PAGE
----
Disability and Special Needs Planning

Disability or special needs planning is crucial for protection. At Puff, Sierzega & MacFeeters, we firmly believe that nothing is more important than the protection of your family and loved ones.

Families with special needs children, siblings, parents, or spouses, are especially in need of proper planning to adequately tailor their goals, objectives and needs, while utilizing state and federal government benefit programs. Families with disabled loved ones understand how crucial it is for their loved ones to receive the appropriate level of care and attention that their special circumstances require.

A common goal is to maximize government benefit programs, such as Supplemental Security Income (SSI), Social Security Disability Income (SSDI) and Medicaid. Because these government programs are means-based, they enforce strict financial limitations on personal eligibility.

Accordingly, receipt of resources or assets would disqualify a disabled individual from the needs-based programs they rely upon, which could disrupt their standard of living. For instance, if parents with a special needs child pass-away and leave the child as a beneficiary, either by will or by life insurance designation, the special needs individual’s inheritance would disqualify him or her from their government benefit program. Therefore, proper and specific special needs planning is crucial for families with disabled loved ones.

Special Needs Trusts

The keystone of disability or special needs planning is the use of a Special Needs Trust. A special needs trust, also known as a supplemental needs trust, is intended to allow a disabled individual to maintain eligibility for needs-based government benefit programs, while also providing supplemental resources to improve their quality of life.

Since government benefit programs are only intended to provide disabled individuals with basic needs – such as food, shelter, clothing, and medical care – a special needs trust provides non-necessaries items – such as birthday and holiday gifts, electronics, educational expenses and vacations.

Overall, the purpose of the trust is to supplement, not supplant, government benefits. Special Needs Trusts are subject to stringent legal requirements in order for the trust to operate correctly by excluding the corpus of the trust from the disabled beneficiary’s personal income calculation.

The most important requirement is that the State must receive all amounts remaining in the trust upon the death of the trust beneficiary up to the amount equal to the total medical assistance paid on behalf of the individual under a State plan. In addition, the trust must contain, with specificity, the key language, “the purpose of the trust is to permit the use of trust assets to supplement, not supplant, impair or diminish, any benefits or assistance of any Federal, State or other governmental entity for which the beneficiary may otherwise be eligible or which the beneficiary may be receiving.” Further, the trust must state that it is for the sole benefit of the beneficiary and be irrevocable.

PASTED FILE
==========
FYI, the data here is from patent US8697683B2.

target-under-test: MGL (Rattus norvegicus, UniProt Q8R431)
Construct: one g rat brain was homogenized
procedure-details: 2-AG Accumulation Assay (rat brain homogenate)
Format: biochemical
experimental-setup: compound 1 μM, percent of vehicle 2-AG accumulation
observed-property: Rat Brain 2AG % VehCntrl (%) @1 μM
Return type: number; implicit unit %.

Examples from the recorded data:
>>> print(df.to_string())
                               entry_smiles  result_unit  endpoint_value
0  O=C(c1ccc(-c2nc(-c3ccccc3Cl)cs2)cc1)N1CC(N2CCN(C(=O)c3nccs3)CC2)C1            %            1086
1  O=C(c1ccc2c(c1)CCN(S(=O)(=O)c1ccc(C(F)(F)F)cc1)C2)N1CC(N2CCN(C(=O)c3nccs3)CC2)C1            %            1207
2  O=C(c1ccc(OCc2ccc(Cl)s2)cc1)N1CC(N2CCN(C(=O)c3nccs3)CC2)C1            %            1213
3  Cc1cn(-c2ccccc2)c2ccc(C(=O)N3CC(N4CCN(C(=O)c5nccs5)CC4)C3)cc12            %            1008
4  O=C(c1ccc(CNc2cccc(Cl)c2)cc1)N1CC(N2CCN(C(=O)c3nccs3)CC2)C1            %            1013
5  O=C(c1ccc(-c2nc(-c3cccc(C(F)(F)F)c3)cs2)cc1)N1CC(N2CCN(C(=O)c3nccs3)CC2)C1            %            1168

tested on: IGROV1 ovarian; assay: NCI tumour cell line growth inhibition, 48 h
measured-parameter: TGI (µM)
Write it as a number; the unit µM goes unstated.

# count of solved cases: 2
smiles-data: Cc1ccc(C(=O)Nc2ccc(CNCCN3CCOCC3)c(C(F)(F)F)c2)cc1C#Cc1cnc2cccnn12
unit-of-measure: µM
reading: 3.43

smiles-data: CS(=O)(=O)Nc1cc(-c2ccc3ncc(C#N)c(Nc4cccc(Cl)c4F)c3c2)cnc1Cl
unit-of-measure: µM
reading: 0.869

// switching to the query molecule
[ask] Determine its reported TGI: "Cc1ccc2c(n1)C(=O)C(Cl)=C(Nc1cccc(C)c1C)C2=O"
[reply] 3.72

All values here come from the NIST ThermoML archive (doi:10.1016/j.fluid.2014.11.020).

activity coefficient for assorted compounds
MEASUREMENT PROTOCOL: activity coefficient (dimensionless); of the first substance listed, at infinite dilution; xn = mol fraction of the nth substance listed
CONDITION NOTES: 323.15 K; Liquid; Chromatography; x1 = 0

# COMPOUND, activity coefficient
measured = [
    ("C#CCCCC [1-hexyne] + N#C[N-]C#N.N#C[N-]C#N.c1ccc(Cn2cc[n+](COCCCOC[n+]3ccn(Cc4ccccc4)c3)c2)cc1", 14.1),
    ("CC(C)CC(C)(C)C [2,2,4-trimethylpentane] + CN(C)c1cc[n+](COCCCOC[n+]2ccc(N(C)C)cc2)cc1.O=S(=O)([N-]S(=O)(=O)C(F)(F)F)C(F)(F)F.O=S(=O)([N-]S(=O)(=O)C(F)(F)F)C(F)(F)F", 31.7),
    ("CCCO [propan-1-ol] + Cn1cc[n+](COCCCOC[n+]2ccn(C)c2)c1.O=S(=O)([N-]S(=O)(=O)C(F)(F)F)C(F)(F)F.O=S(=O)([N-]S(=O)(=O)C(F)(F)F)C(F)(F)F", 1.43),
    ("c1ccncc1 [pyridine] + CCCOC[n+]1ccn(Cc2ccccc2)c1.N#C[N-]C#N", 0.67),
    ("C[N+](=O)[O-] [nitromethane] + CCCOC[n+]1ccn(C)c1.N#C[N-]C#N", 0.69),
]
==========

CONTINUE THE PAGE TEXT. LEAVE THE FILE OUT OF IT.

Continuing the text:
The regulatory provisions controlling special needs trusts are codified at the Federal level in 42 U.S.C. § 1396p(d)(4)(a) and in New Jersey in N.J.A.C. 10:71-4.11(g)(1).

Disability and Special Needs Planning as a Part of Overall Estate Planning

For families with special needs loved ones, disability and special needs planning is a critical component of your overall estate plan. As described above, proper estate planning for special needs individuals can utilize, and maximize, government benefit programs, while providing additional non-necessary support that will enhance your loved one’s quality of life.

In order to properly plan, however, a comprehensive estate plan needs to coincide with disability and special needs planning, so as to not disqualify a disabled individual from receiving government benefit assistance. Accordingly, a family should consult and discuss with their estate planning attorney their estate plan, including their wills, non-probate asset beneficiary designations (i.e., life insurance designations, pay-on-death account beneficiary designations, etc.) and other possible trusts. At Puff, Sierzega & MacFeeters, our experienced estate planning attorneys can serve your families disability and special needs planning goals and objectives with personal care and attention.

Our approach to planning for disabled individuals is to be proactive and tailor a special needs trust to adequately and efficiently supplement government benefits to improve their quality of life. In addition, our estate planning attorneys can serve your overall estate planning needs such as wills, trusts, guardianships, power of attorney, Medicaid planning and more. To schedule a consultation with one of our disability planning and special needs planning attorneys, please call our office (856) 845-0011 or email us.

Disabled Child Planning